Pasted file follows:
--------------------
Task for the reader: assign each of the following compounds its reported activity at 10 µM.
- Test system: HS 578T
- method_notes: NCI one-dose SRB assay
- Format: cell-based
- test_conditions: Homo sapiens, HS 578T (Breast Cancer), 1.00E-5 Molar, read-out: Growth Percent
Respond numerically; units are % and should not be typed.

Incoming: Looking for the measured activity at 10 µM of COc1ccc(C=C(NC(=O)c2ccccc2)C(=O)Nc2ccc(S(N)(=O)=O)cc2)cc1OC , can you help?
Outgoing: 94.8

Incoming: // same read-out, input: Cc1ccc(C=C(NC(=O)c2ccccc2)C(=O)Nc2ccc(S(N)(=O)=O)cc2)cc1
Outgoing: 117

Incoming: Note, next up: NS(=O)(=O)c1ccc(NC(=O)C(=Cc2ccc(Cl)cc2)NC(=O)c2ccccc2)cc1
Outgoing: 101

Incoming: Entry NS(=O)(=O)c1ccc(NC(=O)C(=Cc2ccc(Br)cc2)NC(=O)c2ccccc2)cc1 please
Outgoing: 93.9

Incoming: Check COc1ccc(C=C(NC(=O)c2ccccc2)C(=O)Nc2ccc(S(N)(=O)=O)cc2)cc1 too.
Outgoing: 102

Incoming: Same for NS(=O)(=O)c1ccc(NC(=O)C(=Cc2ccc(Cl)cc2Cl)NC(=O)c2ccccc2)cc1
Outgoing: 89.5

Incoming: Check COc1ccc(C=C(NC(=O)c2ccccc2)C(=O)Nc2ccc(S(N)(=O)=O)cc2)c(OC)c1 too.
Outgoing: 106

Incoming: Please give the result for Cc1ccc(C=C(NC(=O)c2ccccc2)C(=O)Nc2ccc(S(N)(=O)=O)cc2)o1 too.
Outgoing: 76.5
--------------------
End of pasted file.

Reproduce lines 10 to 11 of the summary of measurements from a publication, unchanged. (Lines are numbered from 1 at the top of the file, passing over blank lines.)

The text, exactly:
Outgoing: 117

Incoming: Note, next up: NS(=O)(=O)c1ccc(NC(=O)C(=Cc2ccc(Cl)cc2)NC(=O)c2ccccc2)cc1